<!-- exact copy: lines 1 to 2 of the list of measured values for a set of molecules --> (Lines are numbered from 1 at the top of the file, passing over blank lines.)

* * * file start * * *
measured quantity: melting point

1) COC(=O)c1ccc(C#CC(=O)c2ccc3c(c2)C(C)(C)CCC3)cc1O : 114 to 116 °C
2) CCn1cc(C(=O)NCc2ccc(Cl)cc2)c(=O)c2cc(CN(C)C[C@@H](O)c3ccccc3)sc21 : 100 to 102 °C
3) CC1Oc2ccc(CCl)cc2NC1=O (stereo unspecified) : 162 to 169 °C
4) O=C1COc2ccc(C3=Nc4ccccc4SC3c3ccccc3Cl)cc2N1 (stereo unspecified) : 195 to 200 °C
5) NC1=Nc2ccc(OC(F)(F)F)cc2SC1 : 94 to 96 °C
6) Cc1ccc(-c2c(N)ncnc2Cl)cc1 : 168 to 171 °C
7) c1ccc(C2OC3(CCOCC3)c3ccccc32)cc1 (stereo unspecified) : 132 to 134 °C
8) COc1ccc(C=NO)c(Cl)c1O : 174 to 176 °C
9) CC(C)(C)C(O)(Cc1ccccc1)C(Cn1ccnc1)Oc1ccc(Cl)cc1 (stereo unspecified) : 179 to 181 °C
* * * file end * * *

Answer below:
measured quantity: melting point

1) COC(=O)c1ccc(C#CC(=O)c2ccc3c(c2)C(C)(C)CCC3)cc1O : 114 to 116 °C